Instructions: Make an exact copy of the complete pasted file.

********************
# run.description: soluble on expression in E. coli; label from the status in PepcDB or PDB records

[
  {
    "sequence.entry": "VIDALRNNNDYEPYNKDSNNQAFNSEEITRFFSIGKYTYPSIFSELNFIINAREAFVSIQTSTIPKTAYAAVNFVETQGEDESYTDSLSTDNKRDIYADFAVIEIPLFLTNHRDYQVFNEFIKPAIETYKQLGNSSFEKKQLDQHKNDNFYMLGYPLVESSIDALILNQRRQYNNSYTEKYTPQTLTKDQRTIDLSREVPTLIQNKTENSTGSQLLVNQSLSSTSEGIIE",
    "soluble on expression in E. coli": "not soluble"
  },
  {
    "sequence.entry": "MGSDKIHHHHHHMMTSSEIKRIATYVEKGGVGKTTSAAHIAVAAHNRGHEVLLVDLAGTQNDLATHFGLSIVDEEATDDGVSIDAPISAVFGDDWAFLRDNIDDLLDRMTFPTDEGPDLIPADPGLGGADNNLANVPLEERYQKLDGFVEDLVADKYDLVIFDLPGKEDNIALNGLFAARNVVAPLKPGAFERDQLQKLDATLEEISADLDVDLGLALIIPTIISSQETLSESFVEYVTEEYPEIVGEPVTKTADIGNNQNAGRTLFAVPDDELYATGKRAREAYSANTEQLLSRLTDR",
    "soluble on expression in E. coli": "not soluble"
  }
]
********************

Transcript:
# run.description: soluble on expression in E. coli; label from the status in PepcDB or PDB records

[
  {
    "sequence.entry": "VIDALRNNNDYEPYNKDSNNQAFNSEEITRFFSIGKYTYPSIFSELNFIINAREAFVSIQTSTIPKTAYAAVNFVETQGEDESYTDSLSTDNKRDIYADFAVIEIPLFLTNHRDYQVFNEFIKPAIETYKQLGNSSFEKKQLDQHKNDNFYMLGYPLVESSIDALILNQRRQYNNSYTEKYTPQTLTKDQRTIDLSREVPTLIQNKTENSTGSQLLVNQSLSSTSEGIIE",
    "soluble on expression in E. coli": "not soluble"
  },
  {
    "sequence.entry": "MGSDKIHHHHHHMMTSSEIKRIATYVEKGGVGKTTSAAHIAVAAHNRGHEVLLVDLAGTQNDLATHFGLSIVDEEATDDGVSIDAPISAVFGDDWAFLRDNIDDLLDRMTFPTDEGPDLIPADPGLGGADNNLANVPLEERYQKLDGFVEDLVADKYDLVIFDLPGKEDNIALNGLFAARNVVAPLKPGAFERDQLQKLDATLEEISADLDVDLGLALIIPTIISSQETLSESFVEYVTEEYPEIVGEPVTKTADIGNNQNAGRTLFAVPDDELYATGKRAREAYSANTEQLLSRLTDR",
    "soluble on expression in E. coli": "not soluble"
  }
]